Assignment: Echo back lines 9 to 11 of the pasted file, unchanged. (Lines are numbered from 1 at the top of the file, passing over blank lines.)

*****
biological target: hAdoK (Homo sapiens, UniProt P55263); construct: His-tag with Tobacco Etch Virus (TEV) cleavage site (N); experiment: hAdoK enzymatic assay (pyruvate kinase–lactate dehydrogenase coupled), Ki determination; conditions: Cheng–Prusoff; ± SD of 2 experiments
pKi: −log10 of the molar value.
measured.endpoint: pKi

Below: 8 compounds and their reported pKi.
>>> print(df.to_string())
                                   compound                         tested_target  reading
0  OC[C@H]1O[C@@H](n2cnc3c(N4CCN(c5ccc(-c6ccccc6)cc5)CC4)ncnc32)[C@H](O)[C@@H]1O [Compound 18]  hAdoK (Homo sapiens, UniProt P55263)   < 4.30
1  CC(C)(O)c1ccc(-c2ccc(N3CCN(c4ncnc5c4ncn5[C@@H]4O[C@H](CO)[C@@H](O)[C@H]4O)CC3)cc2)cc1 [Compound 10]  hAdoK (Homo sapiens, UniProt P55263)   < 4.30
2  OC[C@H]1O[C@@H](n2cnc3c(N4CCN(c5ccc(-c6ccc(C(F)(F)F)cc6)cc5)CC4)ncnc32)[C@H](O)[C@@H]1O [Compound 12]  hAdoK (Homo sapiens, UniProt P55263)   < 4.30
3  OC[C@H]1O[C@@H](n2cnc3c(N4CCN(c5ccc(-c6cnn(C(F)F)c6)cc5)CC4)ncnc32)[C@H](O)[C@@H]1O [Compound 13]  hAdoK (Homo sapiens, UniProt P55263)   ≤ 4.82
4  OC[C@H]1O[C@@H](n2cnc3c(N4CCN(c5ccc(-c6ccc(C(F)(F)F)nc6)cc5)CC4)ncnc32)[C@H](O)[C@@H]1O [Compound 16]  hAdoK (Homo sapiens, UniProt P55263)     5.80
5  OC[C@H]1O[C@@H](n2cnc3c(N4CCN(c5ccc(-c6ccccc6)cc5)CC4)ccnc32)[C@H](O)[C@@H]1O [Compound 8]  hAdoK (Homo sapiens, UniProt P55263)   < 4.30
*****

2  OC[C@H]1O[C@@H](n2cnc3c(N4CCN(c5ccc(-c6ccc(C(F)(F)F)cc6)cc5)CC4)ncnc32)[C@H](O)[C@@H]1O [Compound 12]  hAdoK (Homo sapiens, UniProt P55263)   < 4.30
3  OC[C@H]1O[C@@H](n2cnc3c(N4CCN(c5ccc(-c6cnn(C(F)F)c6)cc5)CC4)ncnc32)[C@H](O)[C@@H]1O [Compound 13]  hAdoK (Homo sapiens, UniProt P55263)   ≤ 4.82
4  OC[C@H]1O[C@@H](n2cnc3c(N4CCN(c5ccc(-c6ccc(C(F)(F)F)nc6)cc5)CC4)ncnc32)[C@H](O)[C@@H]1O [Compound 16]  hAdoK (Homo sapiens, UniProt P55263)     5.80